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Friday, September 28, 2012

France’s To-Die-For Melon

I’m in Provence and have timed my visit perfectly for the height of the Cavaillon melon season. If you’ve ever smelled a Cavaillon, you’re an instant devotee. The melon is named after the town of Cavaillon, about 20 miles east of Avignon.  (If you’ve not been to Provence, that would be about 50 miles north of the Mediterranean).  For any foodie, a sojourn to Cavaillon during the melon period should be on your Bucket List.  You’ll know you’re in the right place when you enter the town of Cavaillon…there’s a 9- ton sculpture of a melon to greet you. 

Melons have been cultivated in Cavaillon since 1495 and there have been many lovers of the area’s delicious melons throughout history.  In 1864, Alexandre Dumas (author of The Count of Monte CristoThe Three Musketeers, etc.), donated all 194 of his published works to the city of Cavaillon on just one condition:  that he be sent 12 melons each year for perpetuity.  The town fathers were delighted to grant Dumas his request, and until his death in 1870 a dozen melons were dispatched to the author every summer.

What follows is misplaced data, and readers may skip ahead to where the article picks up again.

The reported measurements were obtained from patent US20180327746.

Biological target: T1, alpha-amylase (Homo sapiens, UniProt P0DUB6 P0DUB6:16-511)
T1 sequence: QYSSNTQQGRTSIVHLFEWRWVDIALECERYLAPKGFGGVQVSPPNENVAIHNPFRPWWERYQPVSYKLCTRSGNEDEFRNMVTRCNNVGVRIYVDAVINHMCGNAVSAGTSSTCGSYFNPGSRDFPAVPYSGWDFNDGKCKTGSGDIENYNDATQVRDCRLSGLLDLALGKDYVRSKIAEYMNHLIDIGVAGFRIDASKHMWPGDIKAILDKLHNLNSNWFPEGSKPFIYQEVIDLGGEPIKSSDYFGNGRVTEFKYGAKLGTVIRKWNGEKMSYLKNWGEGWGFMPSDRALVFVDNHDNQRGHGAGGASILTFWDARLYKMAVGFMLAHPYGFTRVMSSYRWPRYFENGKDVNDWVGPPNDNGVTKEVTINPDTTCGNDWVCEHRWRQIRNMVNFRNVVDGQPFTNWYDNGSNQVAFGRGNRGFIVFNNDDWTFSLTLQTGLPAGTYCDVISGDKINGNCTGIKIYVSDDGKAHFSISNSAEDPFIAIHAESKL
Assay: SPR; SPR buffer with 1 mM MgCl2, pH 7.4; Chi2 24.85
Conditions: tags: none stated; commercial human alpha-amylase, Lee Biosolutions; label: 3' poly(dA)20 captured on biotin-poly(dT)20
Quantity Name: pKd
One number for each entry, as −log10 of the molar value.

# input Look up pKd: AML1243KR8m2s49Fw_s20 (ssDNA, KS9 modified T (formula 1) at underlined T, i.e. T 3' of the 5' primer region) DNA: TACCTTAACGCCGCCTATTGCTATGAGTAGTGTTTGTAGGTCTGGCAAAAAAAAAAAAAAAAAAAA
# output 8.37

Cavaillon melon has become internationally famous.  San Francisco Bay Area farmers’ markets have been selling a melon called Cavaillon for nearly 10 years…but they are only a distant cousin.  You should be able to smell a true Cavaillon from 10 feet away.  When its cut, the intoxicating fragrance should envelop you.  One bite, and the authentic Cavaillon would seduce you completely.  Regrettably, none of this is true for the knock-off from California.  While they are good (as are many California cantaloupes), they simply can’t compete with the real thing.

I love to eat Cavaillon plain, however, I have to say that the best dish I’ve ever had with the melon was a cold soup at Chateau Taluad in Provence, just miles from the town of Cavaillon (Wine-Knows has leased the entire chateau for the 2013 Harvest Tour to France.)  The owner, who trained with many of France’s Michelin star chefs, developed the glorious recipe---you can be assured that the Cavaillon soup will be on the dinner menu the first night we arrive at the chateau.

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